Term Offered: Spring, Summer

ECON 4550 Economic Development

[3 credit hours]

Economic problems and policies in less-developed countries, including such topics as schooling, population growth, urbanization, landholding, income distribution, capital formation and development strategies.

Prerequisites: ECON 1150 with a minimum grade of D- or ECON 1200 with a minimum grade of D-

ECON 4620 Regional Economics

[3 credit hours]

Examination of regional income estimates and social accounts, regional multipliers, diverse location theories, supplemented with techniques of regional analysis.

Prerequisites: ECON 1200 with a minimum grade of D-

ECON 4660 Public Finance Economics

[3 credit hours]

An analysis of the government sector in the economy, government expenditures, taxation and borrowing and their effects on employment, price levels and growth.

Prerequisites: ECON 1200 with a minimum grade of D-

Term Offered: Spring

ECON 4750 Health Economics

[3 credit hours]

Economic analysis of health and health services. Topics currently include medical and allied manpower, hospitals, drugs and cost-benefit analysis of selected health programs.

Prerequisites: ECON 1200 (may be taken concurrently) with a minimum grade of D- and ECON 2810 (may be taken concurrently) with a minimum grade of D-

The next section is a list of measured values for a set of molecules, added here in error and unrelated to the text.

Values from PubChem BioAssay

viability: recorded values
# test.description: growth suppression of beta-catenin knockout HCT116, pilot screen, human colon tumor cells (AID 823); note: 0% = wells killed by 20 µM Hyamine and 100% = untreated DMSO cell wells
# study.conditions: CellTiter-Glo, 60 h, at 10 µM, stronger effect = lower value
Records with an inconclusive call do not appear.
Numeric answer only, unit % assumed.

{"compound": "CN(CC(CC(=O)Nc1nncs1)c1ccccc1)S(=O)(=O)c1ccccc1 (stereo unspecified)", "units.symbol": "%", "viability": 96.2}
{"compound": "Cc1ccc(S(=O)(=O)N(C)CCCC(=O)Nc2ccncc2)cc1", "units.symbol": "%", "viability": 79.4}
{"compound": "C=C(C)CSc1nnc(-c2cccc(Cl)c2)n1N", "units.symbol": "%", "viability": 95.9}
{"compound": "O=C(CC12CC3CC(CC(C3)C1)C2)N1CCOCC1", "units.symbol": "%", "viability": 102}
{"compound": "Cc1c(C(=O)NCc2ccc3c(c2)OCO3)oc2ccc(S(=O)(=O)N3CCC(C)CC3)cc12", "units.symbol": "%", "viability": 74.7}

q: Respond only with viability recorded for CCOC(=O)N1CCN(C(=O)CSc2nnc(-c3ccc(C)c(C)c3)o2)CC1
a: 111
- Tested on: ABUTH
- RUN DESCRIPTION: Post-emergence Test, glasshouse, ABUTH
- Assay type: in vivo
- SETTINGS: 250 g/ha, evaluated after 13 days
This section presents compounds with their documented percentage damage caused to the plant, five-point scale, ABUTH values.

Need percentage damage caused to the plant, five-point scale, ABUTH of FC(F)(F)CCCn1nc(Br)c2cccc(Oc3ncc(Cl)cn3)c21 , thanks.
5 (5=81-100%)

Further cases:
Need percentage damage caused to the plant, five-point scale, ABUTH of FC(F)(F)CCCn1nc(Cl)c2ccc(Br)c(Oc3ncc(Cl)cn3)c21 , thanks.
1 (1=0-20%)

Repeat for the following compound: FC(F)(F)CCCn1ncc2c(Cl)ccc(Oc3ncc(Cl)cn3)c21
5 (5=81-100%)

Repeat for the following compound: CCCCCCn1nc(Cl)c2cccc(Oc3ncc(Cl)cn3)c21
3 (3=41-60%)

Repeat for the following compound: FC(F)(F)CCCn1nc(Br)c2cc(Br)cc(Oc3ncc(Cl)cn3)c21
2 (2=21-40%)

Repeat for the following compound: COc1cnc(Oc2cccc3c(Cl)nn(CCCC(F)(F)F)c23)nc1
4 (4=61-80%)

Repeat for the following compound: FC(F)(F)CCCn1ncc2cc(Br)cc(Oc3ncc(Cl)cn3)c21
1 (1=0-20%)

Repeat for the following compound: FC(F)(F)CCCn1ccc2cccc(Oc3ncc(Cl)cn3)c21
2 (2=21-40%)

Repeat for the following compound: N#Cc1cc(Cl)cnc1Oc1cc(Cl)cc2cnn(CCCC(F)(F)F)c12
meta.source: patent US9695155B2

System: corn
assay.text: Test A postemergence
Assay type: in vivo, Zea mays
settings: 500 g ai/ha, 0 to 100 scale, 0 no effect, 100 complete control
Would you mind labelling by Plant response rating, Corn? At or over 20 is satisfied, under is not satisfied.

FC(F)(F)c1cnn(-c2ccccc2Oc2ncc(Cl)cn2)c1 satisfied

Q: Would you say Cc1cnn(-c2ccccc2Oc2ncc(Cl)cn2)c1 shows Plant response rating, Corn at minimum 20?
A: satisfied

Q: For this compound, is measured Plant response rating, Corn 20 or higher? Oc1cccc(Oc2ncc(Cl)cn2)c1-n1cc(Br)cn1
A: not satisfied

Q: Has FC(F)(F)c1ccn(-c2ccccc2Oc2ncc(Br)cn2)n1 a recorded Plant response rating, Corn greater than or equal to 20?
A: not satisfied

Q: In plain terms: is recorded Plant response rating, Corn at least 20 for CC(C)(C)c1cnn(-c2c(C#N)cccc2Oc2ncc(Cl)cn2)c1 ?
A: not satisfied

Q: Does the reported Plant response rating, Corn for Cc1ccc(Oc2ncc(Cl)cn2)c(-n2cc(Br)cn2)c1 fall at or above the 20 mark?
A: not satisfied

Term Offered: Spring

ECON 4810 Econometrics Models And Methods I

[3 credit hours]

An introduction to econometric methods and their use in quantitative analysis of economic theories. Diagnostics for problems typically encountered are detailed along with techniques for correcting these problems.

Prerequisites: MATH 2600 with a minimum grade of D- or ECON 2810 with a minimum grade of D- or PSY 2100 with a minimum grade of D- or SOC 3290 with a minimum grade of D- or GEPL 4420 with a minimum grade of D-

Term Offered: Fall

ECON 4820 Econometrics Models And Methods II

[3 credit hours]

An introduction to forecasting methods for economic time-series including Bayesian methods. Both theory and application of forecasting models and methods are covered.

Prerequisites: ECON 4810 with a minimum grade of D-

Term Offered: Spring

ECON 4830 Econometrics Models And Methods III

[3 credit hours]

Econometric methods that apply to survey, spatial and cross-sectional/time-series data along with other specialized modeling techniques are covered.

Prerequisites: ECON 4810 with a minimum grade of D-

ECON 4900 Undergraduate Research Experience

[0 credit hours]

Undergraduate students will participate in directed research or scholarship activities with faculty mentors.

Term Offered: Spring, Summer, Fall

ECON 4910 Research

[1-4 credit hours]

ECON 4920 Readings

[1-4 credit hours]

ECON 4940 Economics Internship

[1-4 credit hours]

A prearranged work-study experiential learning course where students gain practical experience applying their economic knowledge with a specific firm, government agency, or nonprofit group. The course is variable credit from 1 to 4 credits. Each academic credit hour requires 40 hours of internship work, e.g., a 3 credit ECON 4940 course requires 120 hours. ECON 4940 will be graded as “credit/ no credit”.

Prerequisites: ECON 1150 with a minimum grade of D- and ECON 1200 with a minimum grade of D- and ECON 2810 with a minimum grade of D-

Term Offered: Spring, Summer, Fall

ECON 4960 Senior Honors Thesis

[1-4 credit hours]